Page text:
The prolonged COVID-19 pandemic has forced the world’s biggest countries to reconsider their stance on immigration and foreign labor. The virus’ devastation of international economies brought to light how dependent the world had become on globalization, and how a cataclysmic event on a world-wide scale such as this can disrupt long-standing supply chains and trade routes. Still, this doesn’t mean we should shut our doors to foreign talent.
While it’s certainly true that COVID-19 has led to more restrictive policies on travel and immigration, it has also “brought attention to the criticality and vitality of migrant workers in many sectors of the economy – especially healthcare and agriculture,” as the World Economic Forum highlights.
“We are already witnessing the formation of ‘mobility bubbles’, such as the trans-Tasman bubble with relaxed border restrictions between Australia and New Zealand. Latvia, Lithuania and Estonia… These ‘safe zones’ not only pose a risk of furthering the securitization rhetoric against migrants from countries with a higher case load, but also lead to a new form of economic isolationism and globalization, where production lines and supply chains may shift to be localized within these bubbles to direct economic recovery and sustainability.”
The benefits expats and immigrants bring to their host countries have been widely discussed and documented.
“Expatriates bring with them a unique set of skills that diversifies the local talent pool,” The Economist Intelligence Unit writes. “Close to 60% of expatriates in OECD countries are secondary- and tertiary-educated, pursuing higher education programmes or employment. The likes of Indra Nooyi of PepsiCo and Sundar Pichai of Google represent the quintessential Indian expat, rising to the ranks of the C-suites in a number of Fortune 500 companies.”
GCC countries are among the best in the world to immigrate to
During a time like this, we must embrace diversity and foreign talent during a time when countries are reconsidering years of globalization and turning isolationist.
We’ve seen firsthand in the GCC how a country like the UAE that empowers its own nationals while also embracing foreign talent of all skill levels has become a globally renowned name on the international stage.
Since then, many of its GCC co-members have followed suit, and we’ve seen them similarly make a name for themselves.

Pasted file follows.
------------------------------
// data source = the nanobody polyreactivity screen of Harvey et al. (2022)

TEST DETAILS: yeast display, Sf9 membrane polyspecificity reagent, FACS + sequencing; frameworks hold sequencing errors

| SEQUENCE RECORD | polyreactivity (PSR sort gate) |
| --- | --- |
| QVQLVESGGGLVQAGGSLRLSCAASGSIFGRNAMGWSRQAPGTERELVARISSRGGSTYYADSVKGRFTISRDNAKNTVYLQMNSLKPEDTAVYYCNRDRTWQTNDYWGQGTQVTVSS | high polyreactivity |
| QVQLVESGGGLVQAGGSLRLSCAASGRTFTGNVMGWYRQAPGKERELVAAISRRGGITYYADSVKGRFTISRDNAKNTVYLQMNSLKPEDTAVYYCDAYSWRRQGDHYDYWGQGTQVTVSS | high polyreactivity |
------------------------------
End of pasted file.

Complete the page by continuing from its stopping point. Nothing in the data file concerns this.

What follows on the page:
This is evident year after year in human resources consulting firm AIRINC’s latest Global 150 Cities Index, which it compiles annually.
AIRINC’s Global 150 Cities Index is a ranking of 150 of the top global locations according to the financial and lifestyle benefits they offer. It combines local salary levels, tax rates, living costs, and living conditions to assess how appealing each location is to live in.
Over the years, many GCC cities have placed in the top rankings of the Index, and this year is no different. In fact, every single GCC member of the Index was represented in the top 20 most financially attractive cities in the world.
Manama was recognized as the number one most financially attractive city in the world, given that Bahrain “offers one of the easiest and most cost-effective environments to set up and operate a business in the world. Businesses operating in the Kingdom enjoy 0% tax and 100% foreign ownership allowed.”
In this same category, Manama was followed by Riyadh in 4th place, Kuwait City in 6th, Abu Dhabi in 7th, Dubai in 12th, and Muscat in 16th.
“GCC economies have invested considerable sums in making themselves more attractive to international businesses in line with ambitious region-wide economic diversification efforts.
As for the Lifestyle ranking, Dubai placed 48th, Abu Dhabi 52nd, Muscat 85th, Kuwait City 105th, and Riyadh 123rd.
Now, more than ever, we need to remember how combined local and foreign collaboration has built great nations, and why it’s important that we not give in to fear amid a temporary calamity.